Source : Age NI
Published on 08 April 2011 11:00 AM
Age NI spoke at the Caring for an Ageing Population seminar in Belfast yesterday (7 April). The following sets out the full speech, with a PDF version available for download below.
Age NI is delighted to be here today to outline it’s view on why we believe a fundamental review of social care is needed and what we believe some of the first principles of a new social care system should be. It’s also timely that this conversation is happening on the day that we launch our annual policy report, Agenda for Later Life – an annual assessment and commentary on the impact of government policy on the lives of older people. Health and social care is one of the areas we’ve commented on this year, and today’s comments build on that analysis.
Last year we spoke to approximately 1,000 older people and asked them what the UN Principles on Ageing, one of which is care, meant to them. Older people resoundingly told us – the hallmarks of care are dignity and respect; quality; having a voice; choice; and access. This is the other element of analysis that has gone on to inform today’s comments.
‘A situation without parallel in the history of humanity’ – UN World Report on Population Ageing, 2008.
Population ageing, alongside climate change, is one of the greatest transitions we will witness in the 21st Century. A transition such as this presents significant risks and opportunities for public policy, and nowhere is this clearer than in the Social Care Agenda. Notwithstanding the fiscal environment, more can be done to put dignity, choice and independence at the heart of the social care system, and to match the effort to deliver person centred care services with person centred care policy. This will involve shifting the language of care from one of services to one of needs and outcomes; it means creating a culture of independence and interdependence, moving away from fostering dependence. At its heart, it involves social care which will focus and build on the capabilities of all older people, regardless of their circumstances. Even in the context of finite resources, more can be done to meet this agenda. Supporting and enabling older people to age in their community is what older people want for themselves, but requires policy attention to deliver in a strategic and meaningful way. Evidence also demonstrates that this approach makes economic sense. A hospital bed costs £261 per day versus an average of £13.19 per hour for a domiciliary care package.
In shifting the language of care, we can begin to have a conversation about how assessments for social care can engage older people in identifying the outcomes they want for themselves from the services they receive, rather than assessing an individual’s suitability for a particular service. The current narrow reach of a needs assessment often ignore the outcomes that older people want from the provision of care, such as transport, housing, personal identity, social and intimate relationships, developing and maintaining a sense of belonging to and participating in communities. There is some great practice happening out there through care facilities – meaningful efforts to focus on older people’s appetite and capability to remain engaged. A residential unit in Armagh has been working with Age NI on two major campaigns – the campaign to secure an Older People’s Commissioner and the current campaign to influence the upcoming elections. The unit has invited Age NI staff in to engage with older people, brief them on the issues and encourage participation in campaigning activity. Age NI’s own residential home, Meadowbank, specialises in caring for older people living with dementia. We recently engaged a community artist to support 8 older residents to paint with a view to putting an exhibition on in the local community. Both initiatives have been hugely successful in engaging older people in issues and initiatives which promote continued participation in the community and in the issues which affect them.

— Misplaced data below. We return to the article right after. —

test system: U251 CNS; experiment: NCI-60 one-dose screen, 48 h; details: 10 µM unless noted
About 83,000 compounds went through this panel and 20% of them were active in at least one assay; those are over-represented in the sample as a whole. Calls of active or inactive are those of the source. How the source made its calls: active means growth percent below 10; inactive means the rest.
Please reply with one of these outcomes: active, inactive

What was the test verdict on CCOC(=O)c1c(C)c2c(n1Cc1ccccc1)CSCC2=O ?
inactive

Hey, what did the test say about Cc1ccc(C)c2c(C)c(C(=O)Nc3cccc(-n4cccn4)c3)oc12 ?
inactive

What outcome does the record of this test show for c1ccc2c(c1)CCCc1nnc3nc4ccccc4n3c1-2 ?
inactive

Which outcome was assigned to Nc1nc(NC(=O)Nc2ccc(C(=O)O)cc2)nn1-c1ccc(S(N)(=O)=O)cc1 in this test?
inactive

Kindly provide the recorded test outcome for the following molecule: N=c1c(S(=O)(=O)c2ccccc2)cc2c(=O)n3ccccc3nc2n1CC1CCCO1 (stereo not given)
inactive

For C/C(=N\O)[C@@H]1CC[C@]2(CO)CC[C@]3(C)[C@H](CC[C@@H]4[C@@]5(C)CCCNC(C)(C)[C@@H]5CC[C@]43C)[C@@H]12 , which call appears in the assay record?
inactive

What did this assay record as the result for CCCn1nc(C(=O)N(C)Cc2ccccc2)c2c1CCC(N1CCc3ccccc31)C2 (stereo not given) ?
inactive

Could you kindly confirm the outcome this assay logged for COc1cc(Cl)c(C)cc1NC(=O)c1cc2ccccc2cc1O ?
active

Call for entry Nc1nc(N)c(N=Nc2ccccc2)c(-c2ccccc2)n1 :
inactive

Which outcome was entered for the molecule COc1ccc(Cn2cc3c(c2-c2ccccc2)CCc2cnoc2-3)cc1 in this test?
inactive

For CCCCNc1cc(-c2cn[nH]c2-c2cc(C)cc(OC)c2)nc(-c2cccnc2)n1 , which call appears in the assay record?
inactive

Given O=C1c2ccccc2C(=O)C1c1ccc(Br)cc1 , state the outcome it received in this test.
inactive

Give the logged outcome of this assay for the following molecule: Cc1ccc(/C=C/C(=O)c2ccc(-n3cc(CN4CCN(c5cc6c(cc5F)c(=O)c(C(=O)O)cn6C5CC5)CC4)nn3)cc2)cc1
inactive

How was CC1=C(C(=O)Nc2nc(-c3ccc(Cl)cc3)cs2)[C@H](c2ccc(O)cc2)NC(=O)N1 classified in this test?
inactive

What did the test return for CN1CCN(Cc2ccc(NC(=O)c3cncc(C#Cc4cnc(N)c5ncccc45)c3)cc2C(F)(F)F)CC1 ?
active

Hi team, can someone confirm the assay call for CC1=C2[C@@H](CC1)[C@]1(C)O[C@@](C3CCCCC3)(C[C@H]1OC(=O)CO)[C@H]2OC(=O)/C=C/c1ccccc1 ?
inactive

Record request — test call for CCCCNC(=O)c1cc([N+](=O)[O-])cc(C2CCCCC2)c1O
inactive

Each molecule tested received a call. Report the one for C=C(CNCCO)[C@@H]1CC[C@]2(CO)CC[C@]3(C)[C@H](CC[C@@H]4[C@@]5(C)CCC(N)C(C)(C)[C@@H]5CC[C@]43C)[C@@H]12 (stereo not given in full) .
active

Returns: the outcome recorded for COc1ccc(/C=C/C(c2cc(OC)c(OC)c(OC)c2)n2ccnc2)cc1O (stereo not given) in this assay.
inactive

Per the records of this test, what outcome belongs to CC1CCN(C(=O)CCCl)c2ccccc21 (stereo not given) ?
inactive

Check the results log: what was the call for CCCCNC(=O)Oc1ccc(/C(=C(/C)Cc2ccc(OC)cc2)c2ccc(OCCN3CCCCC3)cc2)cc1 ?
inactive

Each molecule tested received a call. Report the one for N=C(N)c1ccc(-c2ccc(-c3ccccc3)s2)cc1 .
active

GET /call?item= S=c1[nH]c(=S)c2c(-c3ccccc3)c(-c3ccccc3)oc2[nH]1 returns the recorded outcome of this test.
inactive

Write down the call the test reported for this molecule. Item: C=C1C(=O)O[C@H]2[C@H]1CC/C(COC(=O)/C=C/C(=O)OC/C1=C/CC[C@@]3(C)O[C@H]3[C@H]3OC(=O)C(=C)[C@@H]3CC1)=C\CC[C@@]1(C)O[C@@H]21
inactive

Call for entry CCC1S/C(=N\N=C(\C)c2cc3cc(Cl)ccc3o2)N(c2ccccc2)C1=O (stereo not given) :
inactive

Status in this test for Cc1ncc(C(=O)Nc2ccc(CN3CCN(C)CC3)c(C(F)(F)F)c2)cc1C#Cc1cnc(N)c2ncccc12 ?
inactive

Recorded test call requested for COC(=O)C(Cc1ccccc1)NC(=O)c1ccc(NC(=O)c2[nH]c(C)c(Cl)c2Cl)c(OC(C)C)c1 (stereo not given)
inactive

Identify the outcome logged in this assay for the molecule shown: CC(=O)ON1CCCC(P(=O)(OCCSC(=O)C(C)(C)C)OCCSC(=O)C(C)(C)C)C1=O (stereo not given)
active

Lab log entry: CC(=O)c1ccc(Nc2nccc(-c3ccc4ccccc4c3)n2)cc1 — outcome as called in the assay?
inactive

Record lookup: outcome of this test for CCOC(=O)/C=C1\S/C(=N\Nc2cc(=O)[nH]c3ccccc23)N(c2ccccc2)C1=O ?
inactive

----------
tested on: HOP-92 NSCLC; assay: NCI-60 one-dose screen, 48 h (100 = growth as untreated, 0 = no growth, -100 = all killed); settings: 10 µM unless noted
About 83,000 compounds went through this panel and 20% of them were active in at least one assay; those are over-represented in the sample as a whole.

The reality for older people in Northern Ireland is that our current system of social care is broken. The system is currently struggling to meet assessed critical and severe needs. Moderate and low level assessed needs are not being prioritised or met. The lion’s share of resources and formal care provision is happening in residential and nursing facilities, and we have yet to experience the full impact of public expenditure cuts yet to come.
Recent answers to Assembly questions show a downward trend in the number of assessments taking place across Northern Ireland, despite a growing proportion of the population who are over 85. . ‘People First ‘reinforces the view that older people should be cared for at home, and this is what older people want for themselves, but an analysis of the figures show that the numbers of older people entering residential or nursing care has remained fairly static since. What is clear is that recommendations for domiciliary packages, arising from statutory assessments, have been falling since the middle of 2009 – at a time when the Minister tells us that he has allocated an additional £58 million to support an extra 1500 people in the community. .